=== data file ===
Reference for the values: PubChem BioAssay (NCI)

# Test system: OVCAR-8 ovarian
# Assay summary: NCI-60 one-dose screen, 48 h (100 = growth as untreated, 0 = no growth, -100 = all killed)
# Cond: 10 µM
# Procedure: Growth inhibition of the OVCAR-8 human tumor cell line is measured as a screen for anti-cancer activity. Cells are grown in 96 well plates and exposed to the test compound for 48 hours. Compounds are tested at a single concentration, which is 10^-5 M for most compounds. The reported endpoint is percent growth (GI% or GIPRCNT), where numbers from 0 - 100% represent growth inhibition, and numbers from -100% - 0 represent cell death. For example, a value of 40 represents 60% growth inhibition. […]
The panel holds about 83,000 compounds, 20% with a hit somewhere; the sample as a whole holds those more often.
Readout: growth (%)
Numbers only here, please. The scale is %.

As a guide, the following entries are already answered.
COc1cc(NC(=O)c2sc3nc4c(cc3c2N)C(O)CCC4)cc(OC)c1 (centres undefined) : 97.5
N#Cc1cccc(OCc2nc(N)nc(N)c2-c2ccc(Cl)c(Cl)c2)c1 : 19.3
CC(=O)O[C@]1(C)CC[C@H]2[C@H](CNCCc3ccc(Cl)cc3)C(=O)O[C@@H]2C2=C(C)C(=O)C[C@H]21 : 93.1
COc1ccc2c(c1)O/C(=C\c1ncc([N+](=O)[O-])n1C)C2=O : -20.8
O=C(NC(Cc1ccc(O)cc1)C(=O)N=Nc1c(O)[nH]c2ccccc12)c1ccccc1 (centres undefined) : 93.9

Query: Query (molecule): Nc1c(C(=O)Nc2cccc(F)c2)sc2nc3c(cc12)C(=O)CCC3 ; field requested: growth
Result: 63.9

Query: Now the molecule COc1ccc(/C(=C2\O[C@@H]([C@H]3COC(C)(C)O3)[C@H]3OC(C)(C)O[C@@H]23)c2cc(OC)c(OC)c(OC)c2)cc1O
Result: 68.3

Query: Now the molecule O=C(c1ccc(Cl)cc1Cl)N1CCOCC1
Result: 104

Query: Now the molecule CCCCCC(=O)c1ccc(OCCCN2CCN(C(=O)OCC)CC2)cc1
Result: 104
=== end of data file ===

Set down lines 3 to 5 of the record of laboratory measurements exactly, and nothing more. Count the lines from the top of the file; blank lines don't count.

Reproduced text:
# Assay summary: NCI-60 one-dose screen, 48 h (100 = growth as untreated, 0 = no growth, -100 = all killed)
# Cond: 10 µM
# Procedure: Growth inhibition of the OVCAR-8 human tumor cell line is measured as a screen for anti-cancer activity. Cells are grown in 96 well plates and exposed to the test compound for 48 hours. Compounds are tested at a single concentration, which is 10^-5 M for most compounds. The reported endpoint is percent growth (GI% or GIPRCNT), where numbers from 0 - 100% represent growth inhibition, and numbers from -100% - 0 represent cell death. For example, a value of 40 represents 60% growth inhibition. […]